Hell Is Not Predestined

Image of man in dark in front of a burning flame.

Image by Joachim Pressl.

Humanity’s cancer shows up in Israel and Palestine. Missiles fly, hell makes global headlines, thousands of people die, many of them (oh God, of course) children.

Israeli Defense Minister Yoav Gallant declares: “We are fighting human animals and we act accordingly. . . . We are imposing a complete siege on Gaza. There will be no electricity, no food, no water, no fuel. Everything will be closed.”

That’ll show ’em! Revenge rules. Kill the human animals, even if they’re toddlers.

Here’s the vicious cycle of war: One side commits a heinous crime against humanity — e.g., Hamas fires missiles into Israel, killing more than 700 people. This justifies an even more heinous response from Israel, firing its own (far more sophisticated) missiles into Gaza, declaring war on a trapped population of people in the “open air prison” of Gaza. Both sides feel justified as they continue to commit crimes against humanity — you know, look what they did! The essence of war is dehumanization.

I write these words not to try to “equalize” the wrongs of this conflict or to shrug off its history: the colonization of Palestine in the wake of World War I, the savage destruction of hundreds of its villages in the creation of the state of Israel. As Chris Hedges writes:

“Israel has spoken this blood-soaked language of violence to the Palestinians since Zionist militias seized more than 78 percent of historic Palestine, destroyed some 530 Palestinian villages and cities, and killed about 15,000 Palestinians in more than 70 massacres. Some 750,000 Palestinians were ethnically cleansed between 1947 and 1949 to create the state of Israel in 1948.”

In other words, he asks: What did Israel expect? This latest war is just one more upsurge of retaliation by a suppressed segment of humanity. Hamas, Gaza’s current governing organization, is deemed a terrorist organization — certainly by much of the U.S. media — but here’s the thing: Almost every national government with a military is a terrorist organization, or at least potentially so. The United States certainly is. Terrorism is just another word for war.

We live in a world that remains trapped in the consciousness of war. The only way to deal with harm and danger is to inflict it yourself. They just killed our children, so we’re gonna kill theirs. Whoever kills the most children wins, or so it seems.

Is a different way of thinking possible at the level of geopolitics? Is a world without war possible?

Orly Noy, who is Israeli (editor of the Hebrew-language news magazine Local Call), describes how terrifying it got when Hamas fired its missiles into Israel. Writing in The Guardian, she notes:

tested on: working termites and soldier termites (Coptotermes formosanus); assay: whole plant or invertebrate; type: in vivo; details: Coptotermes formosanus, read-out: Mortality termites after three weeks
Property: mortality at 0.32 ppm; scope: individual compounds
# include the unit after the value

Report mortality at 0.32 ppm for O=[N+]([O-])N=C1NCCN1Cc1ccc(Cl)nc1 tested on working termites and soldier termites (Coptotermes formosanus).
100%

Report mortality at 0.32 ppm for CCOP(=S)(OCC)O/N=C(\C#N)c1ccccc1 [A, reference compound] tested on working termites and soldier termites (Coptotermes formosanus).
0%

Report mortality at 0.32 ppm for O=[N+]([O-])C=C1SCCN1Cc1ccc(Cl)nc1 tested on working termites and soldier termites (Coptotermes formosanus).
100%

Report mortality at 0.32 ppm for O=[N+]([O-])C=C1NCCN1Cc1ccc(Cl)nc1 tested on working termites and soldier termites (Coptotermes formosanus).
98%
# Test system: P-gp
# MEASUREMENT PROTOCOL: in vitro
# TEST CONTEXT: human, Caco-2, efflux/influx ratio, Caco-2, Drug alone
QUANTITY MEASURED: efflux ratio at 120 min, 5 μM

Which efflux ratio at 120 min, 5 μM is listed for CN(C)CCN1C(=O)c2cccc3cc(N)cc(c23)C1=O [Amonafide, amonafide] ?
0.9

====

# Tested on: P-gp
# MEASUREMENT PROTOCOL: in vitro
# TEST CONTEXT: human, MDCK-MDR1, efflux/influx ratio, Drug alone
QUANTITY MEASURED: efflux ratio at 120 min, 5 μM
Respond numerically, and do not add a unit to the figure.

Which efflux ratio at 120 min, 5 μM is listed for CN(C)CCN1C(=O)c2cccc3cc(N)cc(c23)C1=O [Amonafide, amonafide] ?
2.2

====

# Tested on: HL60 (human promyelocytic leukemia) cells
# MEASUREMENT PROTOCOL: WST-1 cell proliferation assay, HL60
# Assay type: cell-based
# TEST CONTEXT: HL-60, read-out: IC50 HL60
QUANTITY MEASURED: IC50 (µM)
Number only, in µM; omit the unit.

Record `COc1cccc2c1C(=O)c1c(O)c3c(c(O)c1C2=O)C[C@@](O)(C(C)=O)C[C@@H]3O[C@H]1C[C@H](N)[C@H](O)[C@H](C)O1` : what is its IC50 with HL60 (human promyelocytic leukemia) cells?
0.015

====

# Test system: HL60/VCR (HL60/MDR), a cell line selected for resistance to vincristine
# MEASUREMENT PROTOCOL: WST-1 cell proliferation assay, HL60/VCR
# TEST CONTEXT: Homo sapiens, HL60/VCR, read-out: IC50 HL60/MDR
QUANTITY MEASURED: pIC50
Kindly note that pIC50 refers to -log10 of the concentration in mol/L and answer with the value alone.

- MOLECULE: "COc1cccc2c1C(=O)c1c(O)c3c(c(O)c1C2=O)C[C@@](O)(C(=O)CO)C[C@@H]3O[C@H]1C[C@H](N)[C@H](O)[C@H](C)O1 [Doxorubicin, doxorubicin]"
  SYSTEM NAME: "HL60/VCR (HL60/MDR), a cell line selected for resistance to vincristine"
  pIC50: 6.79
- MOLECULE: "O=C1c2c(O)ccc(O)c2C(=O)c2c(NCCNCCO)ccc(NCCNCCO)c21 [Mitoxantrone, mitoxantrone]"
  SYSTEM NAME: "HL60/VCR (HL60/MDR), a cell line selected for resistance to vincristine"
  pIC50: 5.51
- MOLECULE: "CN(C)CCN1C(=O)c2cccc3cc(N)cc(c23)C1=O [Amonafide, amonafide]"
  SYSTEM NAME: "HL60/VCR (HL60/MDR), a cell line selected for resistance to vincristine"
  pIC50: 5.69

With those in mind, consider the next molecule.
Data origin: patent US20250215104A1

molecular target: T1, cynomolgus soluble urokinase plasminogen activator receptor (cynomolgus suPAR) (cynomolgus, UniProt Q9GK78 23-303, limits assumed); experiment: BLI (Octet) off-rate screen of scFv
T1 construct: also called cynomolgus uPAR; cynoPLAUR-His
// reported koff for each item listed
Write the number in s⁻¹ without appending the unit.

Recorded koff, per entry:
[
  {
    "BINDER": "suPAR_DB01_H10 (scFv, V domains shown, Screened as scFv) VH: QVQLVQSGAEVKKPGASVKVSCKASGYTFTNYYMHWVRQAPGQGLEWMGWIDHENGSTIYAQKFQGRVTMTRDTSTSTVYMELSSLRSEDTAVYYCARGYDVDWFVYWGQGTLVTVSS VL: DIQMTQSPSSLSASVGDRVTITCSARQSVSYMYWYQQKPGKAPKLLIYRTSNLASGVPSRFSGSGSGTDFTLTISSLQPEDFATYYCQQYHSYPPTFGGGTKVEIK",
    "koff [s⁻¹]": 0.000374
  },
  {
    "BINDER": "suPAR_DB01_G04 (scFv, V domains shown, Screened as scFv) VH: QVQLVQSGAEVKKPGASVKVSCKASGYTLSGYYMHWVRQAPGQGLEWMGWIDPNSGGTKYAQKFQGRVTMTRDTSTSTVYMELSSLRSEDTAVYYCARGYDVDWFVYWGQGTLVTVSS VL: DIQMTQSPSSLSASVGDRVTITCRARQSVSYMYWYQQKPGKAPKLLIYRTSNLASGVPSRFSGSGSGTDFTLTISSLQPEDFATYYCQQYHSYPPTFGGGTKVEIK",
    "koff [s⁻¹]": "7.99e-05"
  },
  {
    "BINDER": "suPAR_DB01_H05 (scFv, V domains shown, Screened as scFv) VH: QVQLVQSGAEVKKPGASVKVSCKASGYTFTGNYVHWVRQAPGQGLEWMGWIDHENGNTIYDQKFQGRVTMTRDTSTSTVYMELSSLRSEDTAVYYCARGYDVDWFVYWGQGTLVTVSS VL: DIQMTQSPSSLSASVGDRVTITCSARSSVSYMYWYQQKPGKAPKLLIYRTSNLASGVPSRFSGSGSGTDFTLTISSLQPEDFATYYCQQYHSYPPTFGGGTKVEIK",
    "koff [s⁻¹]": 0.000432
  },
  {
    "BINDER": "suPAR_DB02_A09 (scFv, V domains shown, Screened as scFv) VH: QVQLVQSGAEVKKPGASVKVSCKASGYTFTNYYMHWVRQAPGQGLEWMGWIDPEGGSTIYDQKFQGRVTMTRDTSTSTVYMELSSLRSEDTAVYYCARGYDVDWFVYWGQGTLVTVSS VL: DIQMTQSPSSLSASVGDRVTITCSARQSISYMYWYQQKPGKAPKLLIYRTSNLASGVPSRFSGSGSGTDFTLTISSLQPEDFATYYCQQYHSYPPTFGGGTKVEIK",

“The public desire for revenge is both understandable and terrifying, but the erasure of any moral red line is always a frightening thing.

“It is important not to minimize or condone the heinous crimes committed by Hamas. But it is also important to remind ourselves that everything it is inflicting on us now, we have been inflicting on the Palestinians for years. . . . I keep reminding myself that ignoring this context is giving up a piece of my own humanity. Because violence devoid of any context leads to only one possible response: revenge.”

And revenge, she writes,

“is the opposite of security, it is the opposite of peace, it is also the opposite of justice. It is nothing but more violence.

“. . . we have not only brought Gaza to the brink of starvation, we have brought it to a state of collapse. Always in the name of security. How much security did we get? Where will another round of revenge take us?

“Terrible crimes were committed against Israelis this Saturday, crimes that the mind cannot fathom — and in this time of dark grief, I cling to the one thing I have left to hold on to: my humanity. The absolute belief that this hell is not predestined. Not for us, nor for them.”

How can her understanding of this terrifying moment be multiplied by, oh, let us say, seven billion human minds? Revenge and war don’t work. Even our enemy acts in a context. And conflict can only be understood — and transcended — in the context of all parties that are part of it. This is the creation of peace.

Yes, alas, this is more complicated than simply kicking someone’s ass — winning the game. It’s almost as though there’s a global commercial interest in keeping conflict alive — not just among political hawks and the arms dealers, but . . . well, as a lifelong journalist, I can certainly add my profession to the list: If it bleeds, it leads, as they say. How many headlines do you see that read: “Israel and Palestine (or Russia and Ukraine) Engage in Empathic Dialogue, Find Understanding”?

My God, making connection, even with the enemy? This is not what governments fund. This is not how we understand ourselves. At best, ending war — transcending war — is an unfathomably long, seemingly impossible process, and our understanding of what it will take is minimal, compared to how much we understand, let us say, about the structure of the atom.

Or is it so minimal? Perhaps we know more than we think we do. As the late Marion Woodman, author and Jungian psychologist, wrote: “Power in the sense of controlling somebody else is different from personal presence. That kind of power — patriarchal power — does not value other people. What I strive for instead is empowerment.”

We have to push on. We have to learn to value and connect with one another, even, or especially, when it’s the last thing we can imagine doing. This may well be the primary task of being human. If we don’t end war, it will certainly end us.

Robert Koehler is a Chicago award-winning journalist and editor.